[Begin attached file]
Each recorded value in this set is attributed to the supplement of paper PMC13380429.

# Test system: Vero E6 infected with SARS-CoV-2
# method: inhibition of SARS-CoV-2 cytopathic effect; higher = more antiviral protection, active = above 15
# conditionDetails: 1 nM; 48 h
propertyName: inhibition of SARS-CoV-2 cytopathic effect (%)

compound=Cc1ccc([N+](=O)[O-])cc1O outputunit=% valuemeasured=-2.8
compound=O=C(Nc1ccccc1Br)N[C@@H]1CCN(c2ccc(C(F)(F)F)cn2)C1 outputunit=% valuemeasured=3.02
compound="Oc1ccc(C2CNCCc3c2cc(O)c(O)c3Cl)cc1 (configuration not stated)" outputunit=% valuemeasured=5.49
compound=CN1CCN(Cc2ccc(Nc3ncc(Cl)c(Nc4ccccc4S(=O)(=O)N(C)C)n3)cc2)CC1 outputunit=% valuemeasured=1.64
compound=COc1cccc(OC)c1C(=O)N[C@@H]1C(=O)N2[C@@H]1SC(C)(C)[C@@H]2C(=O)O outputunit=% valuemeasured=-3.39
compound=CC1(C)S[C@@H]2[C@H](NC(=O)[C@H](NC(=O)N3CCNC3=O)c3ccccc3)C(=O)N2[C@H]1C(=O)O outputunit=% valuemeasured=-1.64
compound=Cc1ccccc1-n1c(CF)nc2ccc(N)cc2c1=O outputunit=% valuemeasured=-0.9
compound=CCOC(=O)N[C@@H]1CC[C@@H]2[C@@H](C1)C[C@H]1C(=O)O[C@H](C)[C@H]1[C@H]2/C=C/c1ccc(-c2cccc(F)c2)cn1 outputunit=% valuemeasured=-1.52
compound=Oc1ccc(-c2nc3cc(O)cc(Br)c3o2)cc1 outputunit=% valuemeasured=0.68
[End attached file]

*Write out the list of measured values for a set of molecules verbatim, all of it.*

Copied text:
Each recorded value in this set is attributed to the supplement of paper PMC13380429.

# Test system: Vero E6 infected with SARS-CoV-2
# method: inhibition of SARS-CoV-2 cytopathic effect; higher = more antiviral protection, active = above 15
# conditionDetails: 1 nM; 48 h
propertyName: inhibition of SARS-CoV-2 cytopathic effect (%)

compound=Cc1ccc([N+](=O)[O-])cc1O outputunit=% valuemeasured=-2.8
compound=O=C(Nc1ccccc1Br)N[C@@H]1CCN(c2ccc(C(F)(F)F)cn2)C1 outputunit=% valuemeasured=3.02
compound="Oc1ccc(C2CNCCc3c2cc(O)c(O)c3Cl)cc1 (configuration not stated)" outputunit=% valuemeasured=5.49
compound=CN1CCN(Cc2ccc(Nc3ncc(Cl)c(Nc4ccccc4S(=O)(=O)N(C)C)n3)cc2)CC1 outputunit=% valuemeasured=1.64
compound=COc1cccc(OC)c1C(=O)N[C@@H]1C(=O)N2[C@@H]1SC(C)(C)[C@@H]2C(=O)O outputunit=% valuemeasured=-3.39
compound=CC1(C)S[C@@H]2[C@H](NC(=O)[C@H](NC(=O)N3CCNC3=O)c3ccccc3)C(=O)N2[C@H]1C(=O)O outputunit=% valuemeasured=-1.64
compound=Cc1ccccc1-n1c(CF)nc2ccc(N)cc2c1=O outputunit=% valuemeasured=-0.9
compound=CCOC(=O)N[C@@H]1CC[C@@H]2[C@@H](C1)C[C@H]1C(=O)O[C@H](C)[C@H]1[C@H]2/C=C/c1ccc(-c2cccc(F)c2)cn1 outputunit=% valuemeasured=-1.52
compound=Oc1ccc(-c2nc3cc(O)cc(Br)c3o2)cc1 outputunit=% valuemeasured=0.68